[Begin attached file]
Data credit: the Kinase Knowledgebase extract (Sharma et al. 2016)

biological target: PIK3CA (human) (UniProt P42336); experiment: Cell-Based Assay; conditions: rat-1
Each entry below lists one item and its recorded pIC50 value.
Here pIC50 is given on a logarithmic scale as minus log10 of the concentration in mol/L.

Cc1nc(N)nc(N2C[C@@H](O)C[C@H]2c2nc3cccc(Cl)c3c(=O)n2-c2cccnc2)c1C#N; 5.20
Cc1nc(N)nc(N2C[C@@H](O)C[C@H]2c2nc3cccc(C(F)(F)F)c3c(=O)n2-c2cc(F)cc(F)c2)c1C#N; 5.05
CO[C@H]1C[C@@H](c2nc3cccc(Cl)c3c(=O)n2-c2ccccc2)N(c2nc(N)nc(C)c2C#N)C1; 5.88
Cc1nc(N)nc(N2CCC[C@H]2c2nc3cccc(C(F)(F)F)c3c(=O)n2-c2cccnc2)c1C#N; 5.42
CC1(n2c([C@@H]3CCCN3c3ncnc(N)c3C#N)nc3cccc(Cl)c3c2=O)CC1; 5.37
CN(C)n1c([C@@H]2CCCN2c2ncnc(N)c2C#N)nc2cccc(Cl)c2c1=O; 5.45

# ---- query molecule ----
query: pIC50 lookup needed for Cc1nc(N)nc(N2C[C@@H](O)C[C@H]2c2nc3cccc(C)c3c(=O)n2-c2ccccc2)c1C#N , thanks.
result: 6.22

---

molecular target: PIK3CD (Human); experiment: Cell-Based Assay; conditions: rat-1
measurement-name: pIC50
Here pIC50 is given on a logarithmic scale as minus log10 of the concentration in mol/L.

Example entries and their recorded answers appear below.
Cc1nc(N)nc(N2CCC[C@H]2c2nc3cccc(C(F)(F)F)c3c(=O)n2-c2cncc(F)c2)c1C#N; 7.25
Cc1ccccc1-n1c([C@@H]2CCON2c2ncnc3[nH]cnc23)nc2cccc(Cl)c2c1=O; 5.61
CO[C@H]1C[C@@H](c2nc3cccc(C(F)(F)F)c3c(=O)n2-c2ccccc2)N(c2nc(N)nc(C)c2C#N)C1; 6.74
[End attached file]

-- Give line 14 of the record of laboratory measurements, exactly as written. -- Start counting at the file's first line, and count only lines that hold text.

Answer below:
---